The troubled wife of a renowned theologian finds her own path toward faith in Lively’s (A Walk with God through Forgiveness, 2005, etc.) first novel.
This tale follows a high-profile couple as their interpersonal conflicts take on vast spiritual and political implications. Chuck Love is a celebrated Texas preacher who’s grown wealthy and well-connected from his hit television show and books. His wife, Jan, is a recovering alcoholic who’s miserable in her marriage but unable to imagine living without her husband’s fortune. After Jan meets a mysterious stranger on the banks of the Rio Grande, she goes on a perilous trek to a fabled holy spot across the Mexican border, known as “The Thin Place” for its supposed proximity to the spiritual world. There, it’s rumored, the spirit of the 16th-century visionary Juan Diego leads pilgrims to communicate with Our Lady of Guadalupe herself. Jan’s husband, meanwhile, has been tapped to serve as the conservative U.S. president’s first secretary for national spirituality. Naturally, Chuck’s appointment comes with some morally questionable strings attached; in particular, the president’s men are eager to ensure that Jan doesn’t prove to be a loose cannon. As Chuck puts it, “the future of our nation may actually depend on having Jan back in Dallas, sober…and most of all sane.” The story zips along from there, hitting lots of familiar notes along the way, including evil bureaucrats, brushes with mortal peril, and quirky rural folk who just might know better than bigwigs. The story beats are predictable, as are the characters’ convenient changes of heart. Lively’s stilted dialogue also keeps the people from coming fully alive: “Oh, I want to be transformed,” says Jan. “Tell me, what must I do to make that happen?” But although the plot and characters are simplistic, the author’s balanced perspective on Christian theology is more nuanced. For example, the contrast between Chuck’s glittery, populist preaching and the meditative seeking of Jan’s spiritual guide, Royal, brings up intriguing questions about religion’s purposes and pitfalls. Lively carefully avoids supplying answers; indeed, the book’s startlingly abrupt conclusion leaves plenty of threads dangling for a potential sequel.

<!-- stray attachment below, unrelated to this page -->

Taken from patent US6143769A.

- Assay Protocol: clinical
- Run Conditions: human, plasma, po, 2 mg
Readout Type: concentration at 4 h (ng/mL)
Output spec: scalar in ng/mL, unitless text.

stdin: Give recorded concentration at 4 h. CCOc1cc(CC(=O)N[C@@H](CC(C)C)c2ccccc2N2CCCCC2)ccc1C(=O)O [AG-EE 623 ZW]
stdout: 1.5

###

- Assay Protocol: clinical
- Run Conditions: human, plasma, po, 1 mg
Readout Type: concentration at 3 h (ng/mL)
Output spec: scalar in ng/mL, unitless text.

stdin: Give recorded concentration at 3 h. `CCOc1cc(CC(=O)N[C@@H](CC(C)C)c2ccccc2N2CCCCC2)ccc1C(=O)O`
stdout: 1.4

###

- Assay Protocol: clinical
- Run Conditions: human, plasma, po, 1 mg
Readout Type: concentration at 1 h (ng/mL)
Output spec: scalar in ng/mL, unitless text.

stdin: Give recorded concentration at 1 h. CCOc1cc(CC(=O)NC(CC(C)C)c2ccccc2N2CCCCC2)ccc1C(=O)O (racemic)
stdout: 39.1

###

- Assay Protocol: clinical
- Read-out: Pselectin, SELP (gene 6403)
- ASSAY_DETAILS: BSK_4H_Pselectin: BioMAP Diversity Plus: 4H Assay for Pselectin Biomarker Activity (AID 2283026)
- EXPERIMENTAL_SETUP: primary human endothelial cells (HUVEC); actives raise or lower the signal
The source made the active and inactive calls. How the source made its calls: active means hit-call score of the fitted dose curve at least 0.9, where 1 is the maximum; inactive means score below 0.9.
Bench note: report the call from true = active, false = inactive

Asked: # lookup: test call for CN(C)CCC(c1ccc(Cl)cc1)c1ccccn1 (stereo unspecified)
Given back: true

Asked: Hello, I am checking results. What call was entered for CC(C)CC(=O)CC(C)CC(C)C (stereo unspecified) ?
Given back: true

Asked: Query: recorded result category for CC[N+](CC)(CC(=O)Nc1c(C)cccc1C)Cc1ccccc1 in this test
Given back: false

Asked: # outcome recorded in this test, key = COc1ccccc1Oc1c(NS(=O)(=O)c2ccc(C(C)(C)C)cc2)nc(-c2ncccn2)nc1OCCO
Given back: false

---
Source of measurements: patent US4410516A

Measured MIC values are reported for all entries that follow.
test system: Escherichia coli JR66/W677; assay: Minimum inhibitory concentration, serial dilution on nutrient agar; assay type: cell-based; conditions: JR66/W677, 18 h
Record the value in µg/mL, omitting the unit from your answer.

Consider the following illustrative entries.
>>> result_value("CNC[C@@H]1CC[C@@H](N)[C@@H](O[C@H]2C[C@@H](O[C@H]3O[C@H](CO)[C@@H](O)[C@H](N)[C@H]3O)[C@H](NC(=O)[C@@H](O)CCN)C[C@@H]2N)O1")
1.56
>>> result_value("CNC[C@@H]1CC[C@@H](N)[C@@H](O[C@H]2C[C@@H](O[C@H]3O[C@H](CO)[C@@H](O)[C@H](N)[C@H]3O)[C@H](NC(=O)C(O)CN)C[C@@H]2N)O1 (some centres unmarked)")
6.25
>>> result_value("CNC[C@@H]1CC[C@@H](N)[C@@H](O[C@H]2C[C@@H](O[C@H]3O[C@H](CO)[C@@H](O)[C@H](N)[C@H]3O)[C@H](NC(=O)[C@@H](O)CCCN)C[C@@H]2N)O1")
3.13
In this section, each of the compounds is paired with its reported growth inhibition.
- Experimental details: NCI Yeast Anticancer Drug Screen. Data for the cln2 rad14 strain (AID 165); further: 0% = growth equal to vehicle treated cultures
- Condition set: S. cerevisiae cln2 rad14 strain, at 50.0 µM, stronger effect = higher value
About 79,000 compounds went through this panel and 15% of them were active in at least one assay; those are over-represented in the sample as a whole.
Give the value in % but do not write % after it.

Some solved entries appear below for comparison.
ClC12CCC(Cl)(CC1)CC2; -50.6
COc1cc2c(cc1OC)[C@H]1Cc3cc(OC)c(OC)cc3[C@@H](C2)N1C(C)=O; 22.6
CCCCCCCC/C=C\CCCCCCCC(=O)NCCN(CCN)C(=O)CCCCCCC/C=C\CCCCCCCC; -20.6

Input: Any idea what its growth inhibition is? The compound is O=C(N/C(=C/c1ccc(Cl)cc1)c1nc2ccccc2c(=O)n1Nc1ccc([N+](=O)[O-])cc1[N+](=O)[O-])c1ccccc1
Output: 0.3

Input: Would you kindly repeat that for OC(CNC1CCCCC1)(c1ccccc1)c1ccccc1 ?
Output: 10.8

A somewhat contrived tale buoyed by unusual spiritual sophistication.